Rotating Question Curious About Astronomy? Ask an Astronomer

Why are stars and planets round?

Why are stars and planets spherical? Why aren't they cubes or ovals?

The shape of small objects (like people and houses and mountains and small asteroids) are determined by their mechanical properties. You can take a rock and cut it into a particular shape and it will pretty much stay that way.

The larger the object, though, the stronger its gravitational field. Imagine that you want to build a really tall building. You have to make sure it has a really strong foundation, or the foundation will be crushed by the weight of the building and the building will fall. If there was anything really big sticking up on a planet or a star, gravity would pull it down.

If a planet was like a cube, the corners of the cube would be higher than the rest of the planet. Since planets and stars are so big, you cannot build a "foundation" strong enough to hold up those corners! Anything you built it out of would be too weak to hold them up. Gravity would eventually pull them down.

Even solid rock will flow like a liquid, although very slowly, if it is pulled by a very strong gravitational force for a very long time. Corners on a cubical planet or star would eventually just squish down.

Since gravity pulls toward the center of the planet or star, everything gets pulled down into a sphere. However, planets and stars are not really perfect spheres. They spin, so they bulge out a little around the equator.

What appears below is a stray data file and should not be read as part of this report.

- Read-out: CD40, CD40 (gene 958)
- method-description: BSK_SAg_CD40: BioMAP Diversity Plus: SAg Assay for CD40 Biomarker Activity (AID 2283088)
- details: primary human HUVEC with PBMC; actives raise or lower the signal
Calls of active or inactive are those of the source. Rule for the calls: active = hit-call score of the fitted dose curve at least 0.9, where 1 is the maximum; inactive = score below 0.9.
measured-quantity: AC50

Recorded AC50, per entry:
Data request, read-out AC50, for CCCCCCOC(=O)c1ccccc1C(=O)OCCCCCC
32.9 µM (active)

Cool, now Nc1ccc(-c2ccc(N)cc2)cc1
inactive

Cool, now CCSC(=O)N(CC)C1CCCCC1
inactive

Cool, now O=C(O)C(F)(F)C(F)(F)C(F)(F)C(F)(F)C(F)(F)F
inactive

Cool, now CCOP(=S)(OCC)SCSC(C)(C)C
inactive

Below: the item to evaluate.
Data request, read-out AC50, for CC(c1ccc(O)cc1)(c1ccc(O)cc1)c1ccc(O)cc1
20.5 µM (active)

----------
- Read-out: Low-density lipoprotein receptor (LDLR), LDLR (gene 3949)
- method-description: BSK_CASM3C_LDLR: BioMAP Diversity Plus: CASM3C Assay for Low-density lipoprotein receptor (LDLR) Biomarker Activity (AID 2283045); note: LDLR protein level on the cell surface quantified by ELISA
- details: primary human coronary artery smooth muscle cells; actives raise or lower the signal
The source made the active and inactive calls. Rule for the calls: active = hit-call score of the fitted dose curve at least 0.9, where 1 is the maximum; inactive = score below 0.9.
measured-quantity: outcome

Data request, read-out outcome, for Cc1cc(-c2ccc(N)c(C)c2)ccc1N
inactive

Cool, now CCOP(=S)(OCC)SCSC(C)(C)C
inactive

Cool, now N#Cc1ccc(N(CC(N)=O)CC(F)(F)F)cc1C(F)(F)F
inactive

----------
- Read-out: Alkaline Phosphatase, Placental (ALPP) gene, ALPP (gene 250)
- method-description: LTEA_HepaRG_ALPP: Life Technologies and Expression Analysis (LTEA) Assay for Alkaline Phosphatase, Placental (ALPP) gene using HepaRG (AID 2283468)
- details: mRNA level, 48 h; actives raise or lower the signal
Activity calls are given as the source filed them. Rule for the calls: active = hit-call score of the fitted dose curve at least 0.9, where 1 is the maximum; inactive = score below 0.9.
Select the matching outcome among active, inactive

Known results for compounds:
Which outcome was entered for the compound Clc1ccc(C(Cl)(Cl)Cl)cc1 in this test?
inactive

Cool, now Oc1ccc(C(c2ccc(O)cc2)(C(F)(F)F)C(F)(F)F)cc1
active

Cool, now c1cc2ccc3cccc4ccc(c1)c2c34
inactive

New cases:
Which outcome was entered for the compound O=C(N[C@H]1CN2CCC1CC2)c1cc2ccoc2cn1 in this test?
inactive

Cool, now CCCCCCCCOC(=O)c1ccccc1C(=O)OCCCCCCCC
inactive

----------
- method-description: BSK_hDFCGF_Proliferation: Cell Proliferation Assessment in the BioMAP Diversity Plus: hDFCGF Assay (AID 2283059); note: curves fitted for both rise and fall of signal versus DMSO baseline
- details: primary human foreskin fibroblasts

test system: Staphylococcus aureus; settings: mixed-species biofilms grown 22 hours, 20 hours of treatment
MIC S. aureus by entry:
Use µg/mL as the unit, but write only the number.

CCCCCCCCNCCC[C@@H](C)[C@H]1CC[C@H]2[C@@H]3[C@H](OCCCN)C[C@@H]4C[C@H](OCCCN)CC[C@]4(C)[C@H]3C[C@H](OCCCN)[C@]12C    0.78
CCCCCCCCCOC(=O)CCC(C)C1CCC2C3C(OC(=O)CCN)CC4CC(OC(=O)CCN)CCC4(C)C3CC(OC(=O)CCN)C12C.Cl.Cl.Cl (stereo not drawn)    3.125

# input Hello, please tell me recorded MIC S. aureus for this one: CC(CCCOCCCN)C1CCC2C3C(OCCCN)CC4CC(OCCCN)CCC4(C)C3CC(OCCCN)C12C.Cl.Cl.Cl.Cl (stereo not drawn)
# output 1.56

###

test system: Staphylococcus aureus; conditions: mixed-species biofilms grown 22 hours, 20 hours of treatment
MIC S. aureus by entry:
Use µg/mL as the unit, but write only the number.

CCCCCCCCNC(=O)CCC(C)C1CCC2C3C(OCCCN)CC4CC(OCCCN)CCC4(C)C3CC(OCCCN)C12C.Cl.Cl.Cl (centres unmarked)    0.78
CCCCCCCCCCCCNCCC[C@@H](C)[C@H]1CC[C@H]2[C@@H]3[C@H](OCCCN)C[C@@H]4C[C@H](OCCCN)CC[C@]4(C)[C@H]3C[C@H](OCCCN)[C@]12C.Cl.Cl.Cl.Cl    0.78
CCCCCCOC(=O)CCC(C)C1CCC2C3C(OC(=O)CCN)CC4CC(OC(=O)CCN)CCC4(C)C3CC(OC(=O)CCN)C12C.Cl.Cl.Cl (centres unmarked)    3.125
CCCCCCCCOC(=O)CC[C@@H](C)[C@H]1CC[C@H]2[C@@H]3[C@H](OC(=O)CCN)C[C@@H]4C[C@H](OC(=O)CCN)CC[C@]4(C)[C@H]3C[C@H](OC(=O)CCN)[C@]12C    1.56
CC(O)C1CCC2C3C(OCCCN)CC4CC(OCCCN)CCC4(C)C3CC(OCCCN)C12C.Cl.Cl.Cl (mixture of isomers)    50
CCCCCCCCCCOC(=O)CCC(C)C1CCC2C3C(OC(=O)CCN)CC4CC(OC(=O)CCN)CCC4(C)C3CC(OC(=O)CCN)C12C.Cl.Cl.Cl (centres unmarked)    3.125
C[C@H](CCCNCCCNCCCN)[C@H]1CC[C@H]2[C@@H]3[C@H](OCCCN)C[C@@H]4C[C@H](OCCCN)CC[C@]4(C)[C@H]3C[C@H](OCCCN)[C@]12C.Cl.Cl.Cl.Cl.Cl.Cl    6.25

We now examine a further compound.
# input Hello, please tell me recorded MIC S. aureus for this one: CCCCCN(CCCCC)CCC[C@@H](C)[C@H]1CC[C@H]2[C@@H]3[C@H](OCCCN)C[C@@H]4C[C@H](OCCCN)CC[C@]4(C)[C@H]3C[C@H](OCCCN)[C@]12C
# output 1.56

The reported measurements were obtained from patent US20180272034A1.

February 2002, Britt Scharringhausen (more by Britt Scharringhausen) (Like this Answer)

Still Curious?

Get More 'Curious?' with Our New PODCAST:

Related questions:

More questions about Stars: Previous | Next

More questions about Planets: Previous | Next

How to ask a question:

If you have a follow-up question concerning the above subject, submit it here. If you have a question about another area of astronomy, find the topic you're interested in from the archive on our site menu, or go here for help.

Table 'curious.Referrers' doesn't existTable 'curious.Referrers' doesn't exist

This page has been accessed 92861 times since April 29, 2002.
Last modified: October 18, 2005 6:11:39 PM

Legal questions? See our copyright, disclaimer and privacy policy.
Ask an Astronomer is hosted by the Astronomy Department at Cornell University and is produced with PHP and MySQL.

Warning: Your browser is misbehaving! This page might look ugly. (Details)